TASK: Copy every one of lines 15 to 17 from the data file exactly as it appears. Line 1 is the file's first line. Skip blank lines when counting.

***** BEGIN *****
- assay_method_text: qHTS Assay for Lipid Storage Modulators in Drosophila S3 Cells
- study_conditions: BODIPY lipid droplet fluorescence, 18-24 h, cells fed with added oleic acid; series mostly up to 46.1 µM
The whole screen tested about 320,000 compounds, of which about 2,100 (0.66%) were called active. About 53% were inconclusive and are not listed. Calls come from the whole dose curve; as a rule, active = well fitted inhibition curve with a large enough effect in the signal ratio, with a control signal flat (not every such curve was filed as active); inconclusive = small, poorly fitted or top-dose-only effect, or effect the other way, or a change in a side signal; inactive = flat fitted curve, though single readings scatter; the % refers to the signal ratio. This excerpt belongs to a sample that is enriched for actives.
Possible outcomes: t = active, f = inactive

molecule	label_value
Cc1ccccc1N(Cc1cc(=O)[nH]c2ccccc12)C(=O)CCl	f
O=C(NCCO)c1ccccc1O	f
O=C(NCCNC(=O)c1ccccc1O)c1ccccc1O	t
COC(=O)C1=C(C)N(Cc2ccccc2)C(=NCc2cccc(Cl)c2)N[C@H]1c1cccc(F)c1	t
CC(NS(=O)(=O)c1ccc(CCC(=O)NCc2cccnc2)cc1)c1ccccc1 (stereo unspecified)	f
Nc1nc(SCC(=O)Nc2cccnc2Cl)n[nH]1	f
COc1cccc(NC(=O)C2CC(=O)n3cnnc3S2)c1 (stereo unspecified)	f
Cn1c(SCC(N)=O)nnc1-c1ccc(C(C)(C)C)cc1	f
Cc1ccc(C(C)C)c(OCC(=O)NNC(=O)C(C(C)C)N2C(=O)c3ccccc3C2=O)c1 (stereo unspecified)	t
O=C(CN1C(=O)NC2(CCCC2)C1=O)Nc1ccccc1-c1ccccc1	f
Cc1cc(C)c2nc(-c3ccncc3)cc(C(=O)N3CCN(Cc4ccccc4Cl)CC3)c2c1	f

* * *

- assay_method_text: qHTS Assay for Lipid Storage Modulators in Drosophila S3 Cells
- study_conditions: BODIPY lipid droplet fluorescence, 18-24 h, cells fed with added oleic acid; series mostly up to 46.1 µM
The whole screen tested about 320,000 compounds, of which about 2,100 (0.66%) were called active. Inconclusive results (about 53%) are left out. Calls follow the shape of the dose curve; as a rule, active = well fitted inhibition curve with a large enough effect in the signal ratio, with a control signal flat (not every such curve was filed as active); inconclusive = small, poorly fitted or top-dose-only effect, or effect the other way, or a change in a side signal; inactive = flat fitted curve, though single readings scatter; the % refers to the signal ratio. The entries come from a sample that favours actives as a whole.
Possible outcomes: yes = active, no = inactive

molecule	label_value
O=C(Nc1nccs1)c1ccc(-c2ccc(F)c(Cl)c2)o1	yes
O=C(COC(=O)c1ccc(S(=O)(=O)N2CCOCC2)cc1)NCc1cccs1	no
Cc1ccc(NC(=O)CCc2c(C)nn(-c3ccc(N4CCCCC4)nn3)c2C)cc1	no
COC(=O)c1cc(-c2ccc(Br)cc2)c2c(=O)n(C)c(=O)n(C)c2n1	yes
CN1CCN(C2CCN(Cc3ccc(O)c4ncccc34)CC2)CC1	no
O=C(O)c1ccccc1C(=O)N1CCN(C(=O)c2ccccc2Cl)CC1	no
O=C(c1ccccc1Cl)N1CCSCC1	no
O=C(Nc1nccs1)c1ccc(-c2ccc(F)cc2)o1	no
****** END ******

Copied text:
O=C(CN1C(=O)NC2(CCCC2)C1=O)Nc1ccccc1-c1ccccc1	f
Cc1cc(C)c2nc(-c3ccncc3)cc(C(=O)N3CCN(Cc4ccccc4Cl)CC3)c2c1	f

* * *